ROME – Catholicism in the 21st century is ever more a global faith, with more than two-thirds of its 1.3 billion members living outside the West. As a result, learning to appreciate how Catholics in other parts of the world react to things is essential to thinking intelligently about church affairs.
Friday brought a classic example, as Westerners may not quite appreciate the resentments different media coverage of the Church at times can generate.
For most of the Western press, the big Vatican story on Friday was a meeting between Italian Cardinal Pietro Parolin, the pope’s top aide, and roughly 50 lawyers and activists representing the LGBTQ community who want the Vatican to condemn the criminalization of homosexuality in some parts of the world.
The meeting came amid a mounting global firestorm related to Brunei’s recent decision to implement Islamic laws that would allow death by stoning for adultery and homosexuality. A brief Vatican statement afterward said: “Parolin extended a brief greeting to those present, repeating the Catholic Church’s position in defense of the dignity of every human person and against every form of violence.”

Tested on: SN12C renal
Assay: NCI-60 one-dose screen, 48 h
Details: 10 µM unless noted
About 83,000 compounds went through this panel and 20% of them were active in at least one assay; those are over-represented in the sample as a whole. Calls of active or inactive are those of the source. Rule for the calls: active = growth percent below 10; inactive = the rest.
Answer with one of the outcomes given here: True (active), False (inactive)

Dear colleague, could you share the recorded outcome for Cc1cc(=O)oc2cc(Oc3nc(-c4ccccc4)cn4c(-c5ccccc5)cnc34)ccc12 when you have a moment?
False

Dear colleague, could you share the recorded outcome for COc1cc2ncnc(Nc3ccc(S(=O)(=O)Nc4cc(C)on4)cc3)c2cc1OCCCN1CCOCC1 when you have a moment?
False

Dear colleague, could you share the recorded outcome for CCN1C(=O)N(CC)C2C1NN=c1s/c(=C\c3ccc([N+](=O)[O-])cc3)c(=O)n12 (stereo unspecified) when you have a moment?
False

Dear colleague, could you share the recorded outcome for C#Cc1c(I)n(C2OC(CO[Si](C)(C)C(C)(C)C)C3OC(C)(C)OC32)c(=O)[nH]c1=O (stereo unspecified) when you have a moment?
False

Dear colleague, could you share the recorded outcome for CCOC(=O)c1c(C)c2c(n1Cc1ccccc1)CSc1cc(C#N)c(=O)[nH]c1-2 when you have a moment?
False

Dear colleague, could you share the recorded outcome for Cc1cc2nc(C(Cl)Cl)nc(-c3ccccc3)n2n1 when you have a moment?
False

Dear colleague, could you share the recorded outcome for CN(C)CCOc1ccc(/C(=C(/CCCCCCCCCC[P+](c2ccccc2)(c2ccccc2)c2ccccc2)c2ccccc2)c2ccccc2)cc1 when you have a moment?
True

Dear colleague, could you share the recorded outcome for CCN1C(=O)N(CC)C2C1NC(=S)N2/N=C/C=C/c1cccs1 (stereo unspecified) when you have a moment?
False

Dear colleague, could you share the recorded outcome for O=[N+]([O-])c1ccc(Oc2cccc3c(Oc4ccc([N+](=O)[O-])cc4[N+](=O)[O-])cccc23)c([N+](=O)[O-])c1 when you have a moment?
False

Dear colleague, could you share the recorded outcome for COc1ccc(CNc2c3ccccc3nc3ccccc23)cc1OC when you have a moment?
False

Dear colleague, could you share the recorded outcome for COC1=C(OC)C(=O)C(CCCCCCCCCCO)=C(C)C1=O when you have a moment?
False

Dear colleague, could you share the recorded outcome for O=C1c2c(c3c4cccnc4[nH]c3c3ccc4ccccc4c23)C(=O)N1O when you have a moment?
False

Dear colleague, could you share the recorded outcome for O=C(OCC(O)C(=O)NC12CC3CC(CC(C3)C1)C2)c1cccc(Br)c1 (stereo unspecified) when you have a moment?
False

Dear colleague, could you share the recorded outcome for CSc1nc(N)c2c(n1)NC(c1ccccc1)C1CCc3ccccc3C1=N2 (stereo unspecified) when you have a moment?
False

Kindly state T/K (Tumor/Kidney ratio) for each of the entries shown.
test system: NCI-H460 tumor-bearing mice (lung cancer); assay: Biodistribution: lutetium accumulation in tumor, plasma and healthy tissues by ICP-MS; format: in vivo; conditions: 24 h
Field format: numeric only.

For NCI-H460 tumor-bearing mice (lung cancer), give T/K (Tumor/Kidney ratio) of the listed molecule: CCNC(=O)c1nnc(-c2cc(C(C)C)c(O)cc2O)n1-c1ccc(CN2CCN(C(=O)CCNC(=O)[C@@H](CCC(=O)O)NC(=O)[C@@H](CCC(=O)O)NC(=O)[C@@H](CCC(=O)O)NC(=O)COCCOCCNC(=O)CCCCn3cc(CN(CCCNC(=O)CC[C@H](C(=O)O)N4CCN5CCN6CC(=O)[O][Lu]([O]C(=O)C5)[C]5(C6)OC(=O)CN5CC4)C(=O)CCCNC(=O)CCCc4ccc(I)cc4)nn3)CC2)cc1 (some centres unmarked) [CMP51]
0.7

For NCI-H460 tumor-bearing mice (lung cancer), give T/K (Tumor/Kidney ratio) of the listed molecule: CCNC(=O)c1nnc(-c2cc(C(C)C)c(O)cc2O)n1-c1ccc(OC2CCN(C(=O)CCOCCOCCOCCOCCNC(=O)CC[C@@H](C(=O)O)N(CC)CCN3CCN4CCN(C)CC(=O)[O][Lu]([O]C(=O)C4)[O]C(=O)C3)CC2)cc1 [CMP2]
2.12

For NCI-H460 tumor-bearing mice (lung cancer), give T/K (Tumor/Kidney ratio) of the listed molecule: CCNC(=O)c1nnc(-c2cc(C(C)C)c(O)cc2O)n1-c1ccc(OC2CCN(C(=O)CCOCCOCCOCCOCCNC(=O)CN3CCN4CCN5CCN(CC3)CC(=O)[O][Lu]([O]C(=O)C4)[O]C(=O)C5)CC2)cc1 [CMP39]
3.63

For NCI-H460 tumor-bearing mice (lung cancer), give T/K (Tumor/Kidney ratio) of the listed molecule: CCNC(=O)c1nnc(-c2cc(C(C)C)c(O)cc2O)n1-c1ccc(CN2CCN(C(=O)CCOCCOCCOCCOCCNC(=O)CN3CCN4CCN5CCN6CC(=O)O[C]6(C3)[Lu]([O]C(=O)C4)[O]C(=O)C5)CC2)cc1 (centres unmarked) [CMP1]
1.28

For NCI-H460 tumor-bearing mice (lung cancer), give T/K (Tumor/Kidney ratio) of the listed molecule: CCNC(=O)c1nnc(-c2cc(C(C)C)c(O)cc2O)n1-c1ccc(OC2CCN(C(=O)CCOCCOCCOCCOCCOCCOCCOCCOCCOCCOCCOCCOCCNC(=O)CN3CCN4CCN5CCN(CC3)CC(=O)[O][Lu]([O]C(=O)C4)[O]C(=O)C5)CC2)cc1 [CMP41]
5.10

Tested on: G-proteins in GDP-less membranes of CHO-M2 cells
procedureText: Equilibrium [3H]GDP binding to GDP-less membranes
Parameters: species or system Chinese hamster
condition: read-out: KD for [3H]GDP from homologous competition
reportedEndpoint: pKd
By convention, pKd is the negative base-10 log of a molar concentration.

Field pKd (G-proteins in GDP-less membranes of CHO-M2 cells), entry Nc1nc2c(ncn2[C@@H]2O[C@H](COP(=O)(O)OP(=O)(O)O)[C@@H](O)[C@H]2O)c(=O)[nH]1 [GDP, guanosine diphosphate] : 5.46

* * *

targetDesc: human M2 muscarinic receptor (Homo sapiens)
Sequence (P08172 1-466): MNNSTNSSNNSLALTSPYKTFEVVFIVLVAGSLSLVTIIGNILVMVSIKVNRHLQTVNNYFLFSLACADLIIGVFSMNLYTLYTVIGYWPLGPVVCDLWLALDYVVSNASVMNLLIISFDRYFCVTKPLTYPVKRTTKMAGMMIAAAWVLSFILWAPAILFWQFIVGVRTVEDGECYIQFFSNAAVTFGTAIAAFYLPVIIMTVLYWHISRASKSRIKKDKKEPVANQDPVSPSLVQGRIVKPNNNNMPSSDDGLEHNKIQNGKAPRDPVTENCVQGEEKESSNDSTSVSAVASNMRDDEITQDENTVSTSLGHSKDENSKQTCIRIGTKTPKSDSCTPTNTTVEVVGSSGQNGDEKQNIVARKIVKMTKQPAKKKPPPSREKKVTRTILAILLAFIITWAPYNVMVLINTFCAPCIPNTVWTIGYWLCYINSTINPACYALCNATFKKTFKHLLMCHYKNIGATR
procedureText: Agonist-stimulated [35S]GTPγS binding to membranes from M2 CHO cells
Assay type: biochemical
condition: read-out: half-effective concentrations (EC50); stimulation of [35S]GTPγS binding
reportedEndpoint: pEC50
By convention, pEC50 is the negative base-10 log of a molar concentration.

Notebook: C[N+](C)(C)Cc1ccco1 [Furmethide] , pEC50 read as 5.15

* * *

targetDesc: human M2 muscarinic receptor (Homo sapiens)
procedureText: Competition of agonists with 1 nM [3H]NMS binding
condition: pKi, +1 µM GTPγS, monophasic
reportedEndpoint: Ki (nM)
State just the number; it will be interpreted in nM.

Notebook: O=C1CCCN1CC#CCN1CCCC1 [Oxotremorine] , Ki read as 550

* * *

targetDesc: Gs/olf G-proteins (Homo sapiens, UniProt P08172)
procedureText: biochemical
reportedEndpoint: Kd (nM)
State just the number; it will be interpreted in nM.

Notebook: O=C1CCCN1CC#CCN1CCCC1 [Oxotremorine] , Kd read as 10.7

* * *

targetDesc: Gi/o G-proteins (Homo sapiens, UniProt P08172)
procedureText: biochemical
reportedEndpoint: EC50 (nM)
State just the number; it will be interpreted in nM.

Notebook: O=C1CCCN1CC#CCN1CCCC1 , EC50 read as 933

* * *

No doubt, the underlying issues here are important, and it’s certainly relevant to ask how one of the world’s most important voices of conscience will react to the Brunei provocation – especially at a time when Pope Francis is emphasizing dialogue with the Islamic world.
Still, relatively little arguably was at stake in the Friday exchange, given that a) the Vatican has been on record supporting the decriminalization of sexual acts among consenting adults since 2008, b) nowhere in the world right now is the Catholic Church leading the charge for harsher civil punishments for homosexuality, and c) there’s little reason to believe the Sultan of Brunei is likely to be swayed by anything the Vatican does or doesn’t do.
What else was going on at the Vatican on Friday?
Well, to begin with, the Vatican newspaper L’Osservatore Romano published a major spread commemorating the 25th anniversary of the Rwandan genocide, that orgy of violence in 1994 that left an estimated 500,000 to one million people dead in just 100 days, mostly Tutsis and moderate Hutus. One estimate is that a stunning 70 percent of Rwanda’s Tutsi population was slaughtered in that period alone.
Almost 60 percent of Rwanda’s population is Catholic, so, for both good and ill, the Church was intimately involved in the drama of 1994. Some churches became scenes of mass killings, and some radical Hutu clergy helped whip people into a frenzy.
In March 2017, Pope Francis apologized for that history to Rwandan President Paul Kagame. A Vatican statement after the two men met said, “He implored anew God’s forgiveness for the sins and failings of the Church and its members, among whom priests, and religious men and women who succumbed to hatred and violence, betraying their own evangelical mission.”
No one today would say recovery efforts in Rwanda are concluded, so the wounds of that carnage a quarter-century ago remain raw.